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and then passed it on to them" (p. 8). Nowhere was this more apparent than with NBC CEO Robert Wright's complete reversal on HDTV in 1995: The threat of television spectrum auctions (following the immense success of other spectrum bidding that year) caused Wright and others to reassess their opposition to the cost of HDTV. The author also pays attention to many other players who got in the way: Nicholas Negroponte, Mike Leibhold, and those with a zealous regard for progressive scanning. This obstructionism also help launch a last-ditch effort to stop the "$70 billion giveaway/' even though the old spectrum has been slated to be auctioned after the switch to digital, if only to ensure an industry incentive for the costly conversion. Defining Vision is fascinating and well written. Brinkley offers careful detail and intricate explanations: a six-inch pipe metaphor for the 6 MHZ bandwidth and digital bits as soldiers. He makes understandable such concepts as digital compression and progressive (versus interlace) scanning. The author also does a good job of enumerating the many benefits of digital TV. First, it fosters interference-free transmission. Second, he outlines its capacity to send additional data transmissions during transitory still images. Pointing us to future research, Brinkley further explains how the HDTV viewing audience can attain greater involvement because the shorter relative viewing distance makes a substantial difference in the qualitative feel of watching TV. Instead of the stereotypic passive experience, HDTV is like looking at reality out the window. Along with the virtues, the author also notes the usual drawbacks, including initial cost for the early adopters. He predicts a shorter time span for home receiver obsolescence and he wonders about the ability to turn sex or violence up and down in a manner suggestive of a volume control. Although the general public may deem Defining Vision too detailed, as a broadcast educator I found the book to be a real page-turner that was hard to lay aside. The book reads like a Tom Clancy thriller, with enough detail to satisfy the academic reader (e.g., the actual testing process at the Advanced Television Test Center). In many ways this book is similar to Fast Forward by James Lardner (1987) about the development of the VCR, except that this time the Japanese lose the race. The book features a useful, detailed index and is filled with many wonderful quotes that are often used for ironic effect. For example, the author contrasts the industry's self-serving calls for and against HDTV because the outcome would be "the death of local broadcasting as we know it!" (p. 21, cf. pp. 206 and 347). My criticisms are minor. For one, Brinkley underplays the irony of jingoistic pride: Certainly many of the key players, like Woo Raik and Jae Lim were not Americanborn. I think the author also falls into the same "great men of history" trap he ridicules, when he makes a hero of Woo Paik. In fact, the author's decision to personalize the story (because the exact outcome depended largely on the characters) may mask the influence of larger forces: federal deficits, nationalism, technology shifts, spectrum scarcity (and value), consumer demand, projected costs, and the unexpected explosion of the Internet during the final stretch of the race.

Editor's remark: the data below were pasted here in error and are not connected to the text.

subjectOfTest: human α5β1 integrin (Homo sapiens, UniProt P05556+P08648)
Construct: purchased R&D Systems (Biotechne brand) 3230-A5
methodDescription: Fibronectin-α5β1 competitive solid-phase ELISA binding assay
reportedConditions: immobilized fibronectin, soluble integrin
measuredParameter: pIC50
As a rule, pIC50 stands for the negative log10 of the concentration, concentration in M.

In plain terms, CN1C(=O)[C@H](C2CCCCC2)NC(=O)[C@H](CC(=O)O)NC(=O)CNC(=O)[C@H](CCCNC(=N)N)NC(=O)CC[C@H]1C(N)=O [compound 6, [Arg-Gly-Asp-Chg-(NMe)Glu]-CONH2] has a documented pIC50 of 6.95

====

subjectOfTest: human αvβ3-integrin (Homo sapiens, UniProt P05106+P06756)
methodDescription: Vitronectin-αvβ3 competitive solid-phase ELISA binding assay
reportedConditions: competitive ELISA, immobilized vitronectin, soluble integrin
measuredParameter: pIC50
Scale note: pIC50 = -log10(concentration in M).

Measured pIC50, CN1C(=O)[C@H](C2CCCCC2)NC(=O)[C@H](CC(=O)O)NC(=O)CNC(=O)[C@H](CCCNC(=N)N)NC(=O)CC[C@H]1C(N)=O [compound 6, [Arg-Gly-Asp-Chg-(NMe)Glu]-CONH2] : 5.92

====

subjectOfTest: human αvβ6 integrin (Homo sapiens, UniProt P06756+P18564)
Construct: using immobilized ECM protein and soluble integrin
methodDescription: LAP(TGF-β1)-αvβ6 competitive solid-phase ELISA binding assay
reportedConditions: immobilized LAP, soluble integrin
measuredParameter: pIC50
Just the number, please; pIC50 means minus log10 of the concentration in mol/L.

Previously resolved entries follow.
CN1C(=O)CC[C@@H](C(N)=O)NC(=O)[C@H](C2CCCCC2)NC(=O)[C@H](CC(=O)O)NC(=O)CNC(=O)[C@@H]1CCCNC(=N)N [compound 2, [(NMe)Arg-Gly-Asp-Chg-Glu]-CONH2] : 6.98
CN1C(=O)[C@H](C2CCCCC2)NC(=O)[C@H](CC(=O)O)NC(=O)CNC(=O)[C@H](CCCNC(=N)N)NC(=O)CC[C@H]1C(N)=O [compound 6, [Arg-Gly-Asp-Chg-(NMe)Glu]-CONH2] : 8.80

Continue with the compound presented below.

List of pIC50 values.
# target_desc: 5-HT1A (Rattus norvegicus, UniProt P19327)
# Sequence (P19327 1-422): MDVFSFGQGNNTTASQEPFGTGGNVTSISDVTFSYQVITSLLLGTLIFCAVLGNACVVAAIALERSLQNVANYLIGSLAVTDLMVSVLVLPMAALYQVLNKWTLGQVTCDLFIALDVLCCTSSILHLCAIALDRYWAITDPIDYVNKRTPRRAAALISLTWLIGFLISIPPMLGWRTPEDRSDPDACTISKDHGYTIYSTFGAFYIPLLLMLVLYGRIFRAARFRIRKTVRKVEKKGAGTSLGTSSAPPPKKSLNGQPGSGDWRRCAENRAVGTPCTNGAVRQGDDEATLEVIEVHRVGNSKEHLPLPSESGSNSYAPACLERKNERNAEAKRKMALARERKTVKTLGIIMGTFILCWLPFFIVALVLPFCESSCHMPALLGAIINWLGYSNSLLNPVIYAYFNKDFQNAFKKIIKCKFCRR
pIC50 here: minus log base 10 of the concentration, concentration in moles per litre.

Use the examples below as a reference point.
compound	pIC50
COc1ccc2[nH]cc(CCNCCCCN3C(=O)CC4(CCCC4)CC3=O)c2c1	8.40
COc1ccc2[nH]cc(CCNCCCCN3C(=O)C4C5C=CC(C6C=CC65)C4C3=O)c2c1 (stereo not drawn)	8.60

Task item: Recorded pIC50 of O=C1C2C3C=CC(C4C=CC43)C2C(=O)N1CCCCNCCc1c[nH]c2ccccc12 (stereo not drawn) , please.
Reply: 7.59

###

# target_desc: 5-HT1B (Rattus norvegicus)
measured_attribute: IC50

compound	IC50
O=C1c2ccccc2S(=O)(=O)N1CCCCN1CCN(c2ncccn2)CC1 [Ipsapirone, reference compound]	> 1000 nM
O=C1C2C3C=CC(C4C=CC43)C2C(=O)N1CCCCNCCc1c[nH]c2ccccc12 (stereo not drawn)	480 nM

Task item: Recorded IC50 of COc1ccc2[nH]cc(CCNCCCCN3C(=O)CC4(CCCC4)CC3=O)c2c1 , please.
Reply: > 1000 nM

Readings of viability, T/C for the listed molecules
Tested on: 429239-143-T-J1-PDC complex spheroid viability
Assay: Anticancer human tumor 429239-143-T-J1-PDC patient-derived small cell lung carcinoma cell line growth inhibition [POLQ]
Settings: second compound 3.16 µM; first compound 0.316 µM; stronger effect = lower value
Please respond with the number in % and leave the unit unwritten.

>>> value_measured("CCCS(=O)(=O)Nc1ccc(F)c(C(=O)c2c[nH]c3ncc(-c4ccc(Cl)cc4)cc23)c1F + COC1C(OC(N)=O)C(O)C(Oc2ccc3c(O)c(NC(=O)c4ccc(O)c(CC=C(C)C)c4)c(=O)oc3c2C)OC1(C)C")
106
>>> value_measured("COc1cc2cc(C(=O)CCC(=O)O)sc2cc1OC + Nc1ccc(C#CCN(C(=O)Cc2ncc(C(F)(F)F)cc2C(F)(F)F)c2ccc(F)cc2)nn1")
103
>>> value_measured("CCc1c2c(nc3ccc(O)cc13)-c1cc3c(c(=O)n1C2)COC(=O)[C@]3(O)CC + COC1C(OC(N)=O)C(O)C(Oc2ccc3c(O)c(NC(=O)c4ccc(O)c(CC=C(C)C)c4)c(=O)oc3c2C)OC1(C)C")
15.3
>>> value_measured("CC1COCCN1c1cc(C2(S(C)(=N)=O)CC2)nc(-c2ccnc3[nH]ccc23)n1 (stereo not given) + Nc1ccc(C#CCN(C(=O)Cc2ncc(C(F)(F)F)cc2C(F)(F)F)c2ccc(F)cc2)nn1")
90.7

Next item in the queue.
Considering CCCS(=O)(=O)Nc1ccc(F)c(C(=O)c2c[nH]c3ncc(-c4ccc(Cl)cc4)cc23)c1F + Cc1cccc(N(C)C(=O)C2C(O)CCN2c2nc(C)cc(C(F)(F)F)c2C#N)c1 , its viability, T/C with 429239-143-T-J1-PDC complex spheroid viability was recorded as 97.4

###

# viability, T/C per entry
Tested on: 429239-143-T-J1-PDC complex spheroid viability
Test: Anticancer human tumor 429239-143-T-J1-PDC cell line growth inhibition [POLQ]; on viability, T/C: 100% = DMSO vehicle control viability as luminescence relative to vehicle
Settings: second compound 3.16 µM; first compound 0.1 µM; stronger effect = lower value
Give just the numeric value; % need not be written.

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Defining Vision serves up several implications for broadcast educators. First, we can instill suspicion against exaggerated cost estimates for HDTV transmission and reception. When costs are phrased as being "as much as" and "up to" inflated amounts, we can bet that the translation is "a lot less than," especially over time. Second, we get a clearer picture of the government lobbying process with regard to setting broadcast standards. Third, we come to understand the personal story, the people behind the innovation. Fourth, we learn that competition is sufficient to foment an innovation, but that cooperation (e.g., the Grand Alliance) is necessary to crystallize it, especially when government agencies are reluctant to set a standard. Finally, we learn that the computer industry is not so much converging with the broadcast industry, as it is colliding with it. Neither will go away but a seamless merger is problematic. History is full of villains and heroes. If John Abel was, as Brinkley argues, the father of HDTV in America, then perhaps Richard Wiley was the maternal influence that nurtured it from embryo to infancy. Although Wiley will likely decline the title, we can probably safely assume that "necessity" was not the mother of this invention. In any event, Defining Vision would make a good PBS miniseries (not unlike The Empire of the Air), as you can bet the commercial networks will not touch it.

Lardner, J. (1987). Fast forward: Hollywood, the Japanese, and the onslaught of the VCR. New York: Norton. McConnell, C. (1996, November 4). How does the book end? Broadcasting & Cable, p. 20.
Douglas Ferguson (Ph.D., Bowling Green State University, 1990) is Chair and Associate Professor in the Department of Telecommunications at Bowling Green State University.